After a small reclassification of 4 Bcf, the implied flow of this week’s supposedly bullish withdrawal was reported at 87 Bcf, which exceeded market expectations by over 10 Bcf. The last two weeks have seen storage inventories fall more in line with last year’s reserves, particularly due to a massive withdrawal of 359 Bcf last year, but they are still 15% lower than the five-year average. Mostly temperate weather has provided a breather for a market that continues to see volatility left over from last year, but expected cold at the end of January could possibly have the prompt month hold over $3/MMBtu if “…the early morning and midday weather data see solid cold potential Jan. 20-25, especially the GFS model that remains the most intimidating/coldest of the datasets,” as stated by Natural Gas Intelligence. NYMEX seemingly has returned to a mostly sideways trading pattern for now, but we still have a few weeks left of winter that could show otherwise.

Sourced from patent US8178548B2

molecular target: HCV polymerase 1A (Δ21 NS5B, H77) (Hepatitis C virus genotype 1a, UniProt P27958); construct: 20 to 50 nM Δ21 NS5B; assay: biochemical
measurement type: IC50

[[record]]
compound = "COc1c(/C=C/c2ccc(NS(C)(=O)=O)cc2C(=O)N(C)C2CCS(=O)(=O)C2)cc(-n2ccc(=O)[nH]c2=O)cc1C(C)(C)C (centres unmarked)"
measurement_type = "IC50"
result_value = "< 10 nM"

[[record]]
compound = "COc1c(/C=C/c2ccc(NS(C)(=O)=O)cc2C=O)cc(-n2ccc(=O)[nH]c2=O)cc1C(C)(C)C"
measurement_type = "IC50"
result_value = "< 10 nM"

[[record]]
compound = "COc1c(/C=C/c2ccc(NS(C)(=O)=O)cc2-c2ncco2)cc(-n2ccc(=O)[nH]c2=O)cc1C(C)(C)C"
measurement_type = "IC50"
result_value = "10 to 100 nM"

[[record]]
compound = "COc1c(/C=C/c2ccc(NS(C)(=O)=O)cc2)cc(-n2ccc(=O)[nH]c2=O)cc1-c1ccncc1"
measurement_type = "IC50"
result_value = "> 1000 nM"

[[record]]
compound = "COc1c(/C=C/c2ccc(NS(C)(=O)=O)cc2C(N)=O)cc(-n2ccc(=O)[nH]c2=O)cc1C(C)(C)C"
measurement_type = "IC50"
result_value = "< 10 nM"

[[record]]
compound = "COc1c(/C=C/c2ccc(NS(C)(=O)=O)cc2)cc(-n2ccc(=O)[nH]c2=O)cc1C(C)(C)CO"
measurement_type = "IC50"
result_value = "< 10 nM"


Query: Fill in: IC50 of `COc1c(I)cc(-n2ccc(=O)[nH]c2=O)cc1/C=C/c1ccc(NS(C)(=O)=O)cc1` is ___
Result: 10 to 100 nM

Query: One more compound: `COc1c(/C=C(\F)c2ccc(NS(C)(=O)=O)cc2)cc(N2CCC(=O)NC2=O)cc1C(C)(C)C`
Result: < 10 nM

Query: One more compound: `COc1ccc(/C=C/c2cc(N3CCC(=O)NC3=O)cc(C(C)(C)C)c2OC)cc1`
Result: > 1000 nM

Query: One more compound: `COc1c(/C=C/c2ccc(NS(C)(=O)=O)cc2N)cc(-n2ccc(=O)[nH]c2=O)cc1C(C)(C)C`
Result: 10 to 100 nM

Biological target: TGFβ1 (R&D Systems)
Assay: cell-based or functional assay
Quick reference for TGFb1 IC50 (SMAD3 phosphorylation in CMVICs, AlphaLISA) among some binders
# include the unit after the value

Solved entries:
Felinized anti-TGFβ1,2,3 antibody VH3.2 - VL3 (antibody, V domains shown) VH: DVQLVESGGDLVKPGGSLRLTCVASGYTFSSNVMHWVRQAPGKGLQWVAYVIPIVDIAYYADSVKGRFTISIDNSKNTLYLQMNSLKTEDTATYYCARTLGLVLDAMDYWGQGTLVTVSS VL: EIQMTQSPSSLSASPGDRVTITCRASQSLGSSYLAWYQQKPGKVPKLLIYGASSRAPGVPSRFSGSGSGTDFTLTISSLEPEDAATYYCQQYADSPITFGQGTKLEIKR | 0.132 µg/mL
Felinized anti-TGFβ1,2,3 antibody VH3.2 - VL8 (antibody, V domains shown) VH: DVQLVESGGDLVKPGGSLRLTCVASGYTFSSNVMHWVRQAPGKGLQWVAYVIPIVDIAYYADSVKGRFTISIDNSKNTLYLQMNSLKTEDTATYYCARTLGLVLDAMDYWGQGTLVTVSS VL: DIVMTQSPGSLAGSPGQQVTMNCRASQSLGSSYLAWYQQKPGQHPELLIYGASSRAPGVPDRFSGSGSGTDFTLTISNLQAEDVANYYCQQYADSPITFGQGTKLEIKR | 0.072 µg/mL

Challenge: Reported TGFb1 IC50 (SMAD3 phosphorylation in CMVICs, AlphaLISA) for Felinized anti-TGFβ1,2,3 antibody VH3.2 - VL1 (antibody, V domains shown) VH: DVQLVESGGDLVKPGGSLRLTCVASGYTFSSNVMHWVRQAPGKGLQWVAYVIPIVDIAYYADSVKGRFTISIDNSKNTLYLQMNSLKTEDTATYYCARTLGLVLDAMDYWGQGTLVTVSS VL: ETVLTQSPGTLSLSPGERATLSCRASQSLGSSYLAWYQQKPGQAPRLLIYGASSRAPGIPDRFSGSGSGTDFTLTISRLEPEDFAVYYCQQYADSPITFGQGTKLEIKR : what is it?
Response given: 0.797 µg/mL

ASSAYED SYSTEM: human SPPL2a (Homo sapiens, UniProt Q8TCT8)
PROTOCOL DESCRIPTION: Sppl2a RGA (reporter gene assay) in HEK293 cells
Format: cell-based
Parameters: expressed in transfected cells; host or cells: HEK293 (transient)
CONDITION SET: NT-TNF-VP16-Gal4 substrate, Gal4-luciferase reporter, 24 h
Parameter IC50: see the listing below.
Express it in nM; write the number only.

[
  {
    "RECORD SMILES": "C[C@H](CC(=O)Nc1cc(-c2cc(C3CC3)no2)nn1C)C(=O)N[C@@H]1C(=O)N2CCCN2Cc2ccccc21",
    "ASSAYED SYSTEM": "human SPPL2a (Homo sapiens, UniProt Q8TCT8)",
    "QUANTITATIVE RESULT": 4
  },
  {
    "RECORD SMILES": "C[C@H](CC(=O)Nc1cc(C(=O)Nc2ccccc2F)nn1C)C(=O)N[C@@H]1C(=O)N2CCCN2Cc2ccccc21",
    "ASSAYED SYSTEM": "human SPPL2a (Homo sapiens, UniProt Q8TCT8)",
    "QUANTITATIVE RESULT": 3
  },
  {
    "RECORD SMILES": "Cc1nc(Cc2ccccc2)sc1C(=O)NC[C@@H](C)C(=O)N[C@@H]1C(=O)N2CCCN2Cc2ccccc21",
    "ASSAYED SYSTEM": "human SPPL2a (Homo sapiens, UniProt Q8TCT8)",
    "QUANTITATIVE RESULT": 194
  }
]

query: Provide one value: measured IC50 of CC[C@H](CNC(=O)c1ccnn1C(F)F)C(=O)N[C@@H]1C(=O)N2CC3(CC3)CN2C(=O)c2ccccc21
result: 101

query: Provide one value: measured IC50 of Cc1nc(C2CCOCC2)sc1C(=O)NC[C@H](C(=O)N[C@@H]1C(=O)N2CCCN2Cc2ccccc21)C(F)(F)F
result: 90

Working natural gas in storage currently stands at 2,614 Bcf, which is 204 Bcf (7.2%) lower than this time last year and 464 Bcf (15.1%) lower than the five-year average.
 
The February 2019 NYMEX Futures price began the day around $3.05/MMBtu prior to the report’s release, but has since dropped to $3.02/MMBtu after the report was posted.

Outlook for the Balance of Storage Season:

The graph below compares historical 12, 24 and 36 month strip prices and storage levels for the past 5 years.
 

The following table shows the injection numbers we will need to average by week to hit selected historical levels:

The following two graphs show current natural gas in storage compared to each of the last 5 years and weekly storage averages and patterns. 

The graph below shows the injections through the current week over the past 5 years. 

Finally, the graphics below depicts the 6 to 10 day temperature range outlook from the National Weather Service. 

Current Week’s Outlook

Future Outlook